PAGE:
What an amazing journey this aircraft has had.
The F-104, designed just after the first jet-vs-jet air combat in The Korean War, was created to fly as fast as possible, hurtling past all the previous speed records. Less than a decade after test pilot Chuck Yeager first broke the speed of sound, it became the first jet to fly more than twice the speed of sound.
On top of a military career which lasted nearly 50 years, the F-104 found itself serving as an experimental testbed – a rocket-powered spacecraft stand-in that allowed pilots to practice the kind of rocket-thrust manoeuvring astronauts would use to control a spacecraft.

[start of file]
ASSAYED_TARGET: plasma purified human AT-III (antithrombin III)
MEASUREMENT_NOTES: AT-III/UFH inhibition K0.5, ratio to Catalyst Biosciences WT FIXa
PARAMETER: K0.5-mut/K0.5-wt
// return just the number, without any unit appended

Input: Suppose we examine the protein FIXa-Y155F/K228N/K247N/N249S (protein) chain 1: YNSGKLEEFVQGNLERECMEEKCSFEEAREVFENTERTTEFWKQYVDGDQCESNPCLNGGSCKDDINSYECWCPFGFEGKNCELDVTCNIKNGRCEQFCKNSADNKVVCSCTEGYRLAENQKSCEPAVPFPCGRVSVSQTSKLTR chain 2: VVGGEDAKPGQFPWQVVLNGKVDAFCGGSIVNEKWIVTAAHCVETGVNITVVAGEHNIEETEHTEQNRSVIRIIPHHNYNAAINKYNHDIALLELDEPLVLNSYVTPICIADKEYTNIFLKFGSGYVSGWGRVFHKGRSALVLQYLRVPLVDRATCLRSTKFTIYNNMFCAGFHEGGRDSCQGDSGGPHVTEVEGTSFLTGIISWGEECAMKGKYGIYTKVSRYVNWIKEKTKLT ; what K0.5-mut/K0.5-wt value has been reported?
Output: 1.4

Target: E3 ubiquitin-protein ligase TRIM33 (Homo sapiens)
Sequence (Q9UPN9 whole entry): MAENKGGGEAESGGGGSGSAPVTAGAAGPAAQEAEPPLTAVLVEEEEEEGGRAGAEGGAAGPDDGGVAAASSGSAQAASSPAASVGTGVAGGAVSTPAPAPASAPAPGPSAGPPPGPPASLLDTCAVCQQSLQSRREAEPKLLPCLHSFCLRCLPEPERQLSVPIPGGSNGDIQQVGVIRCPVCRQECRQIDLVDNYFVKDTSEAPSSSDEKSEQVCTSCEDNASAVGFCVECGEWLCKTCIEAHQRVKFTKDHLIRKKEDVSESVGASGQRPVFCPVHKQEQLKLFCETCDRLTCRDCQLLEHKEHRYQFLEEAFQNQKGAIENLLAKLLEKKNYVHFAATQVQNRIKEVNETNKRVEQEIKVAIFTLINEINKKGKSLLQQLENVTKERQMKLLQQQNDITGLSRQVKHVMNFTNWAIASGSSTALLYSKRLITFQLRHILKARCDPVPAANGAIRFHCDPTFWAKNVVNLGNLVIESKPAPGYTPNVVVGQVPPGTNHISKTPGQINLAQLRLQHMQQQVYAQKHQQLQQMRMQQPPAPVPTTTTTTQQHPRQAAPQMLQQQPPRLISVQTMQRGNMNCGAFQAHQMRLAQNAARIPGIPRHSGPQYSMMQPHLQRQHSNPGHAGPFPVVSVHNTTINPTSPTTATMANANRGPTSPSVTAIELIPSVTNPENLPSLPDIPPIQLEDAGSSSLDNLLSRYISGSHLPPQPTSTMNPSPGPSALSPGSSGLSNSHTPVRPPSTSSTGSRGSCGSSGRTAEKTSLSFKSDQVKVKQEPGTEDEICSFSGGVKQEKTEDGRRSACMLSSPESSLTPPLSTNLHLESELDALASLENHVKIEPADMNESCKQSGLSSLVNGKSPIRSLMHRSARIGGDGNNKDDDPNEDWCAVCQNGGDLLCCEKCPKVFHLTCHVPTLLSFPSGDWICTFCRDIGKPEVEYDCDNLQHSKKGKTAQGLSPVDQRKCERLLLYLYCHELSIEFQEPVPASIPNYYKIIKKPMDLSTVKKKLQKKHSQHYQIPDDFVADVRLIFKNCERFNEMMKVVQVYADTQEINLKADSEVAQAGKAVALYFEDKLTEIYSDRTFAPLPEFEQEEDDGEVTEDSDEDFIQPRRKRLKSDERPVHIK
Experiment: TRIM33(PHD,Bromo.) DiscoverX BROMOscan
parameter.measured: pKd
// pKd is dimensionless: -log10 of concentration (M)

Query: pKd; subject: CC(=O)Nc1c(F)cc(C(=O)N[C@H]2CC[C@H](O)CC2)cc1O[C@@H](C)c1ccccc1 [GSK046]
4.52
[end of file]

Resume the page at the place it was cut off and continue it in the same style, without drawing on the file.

Now, some 60 years after the prototype first flew, the F-104 has found another role – as the launch vehicle for a new generation of tiny satellites.
Cubecab plans to launch very small satellites – known as cubesats – using a rocket that weighs a similar amount. It’s much smaller, and therefore cheaper, than any other launch method currently available.
How will CubeCab launch these tiny satellites? Simple – they’ll use Starfighters.
Cubecab will strap its lightweight rockets, each carrying a satellite weighing around 10kg, on to the kind of underwing ‘pylons’ usually used to fire missiles. And Starfighters Inc, a Florida-based company which still flies a handful of F-104s, will take their pint-sized payloads up to the edge of the stratosphere and fire them into orbit.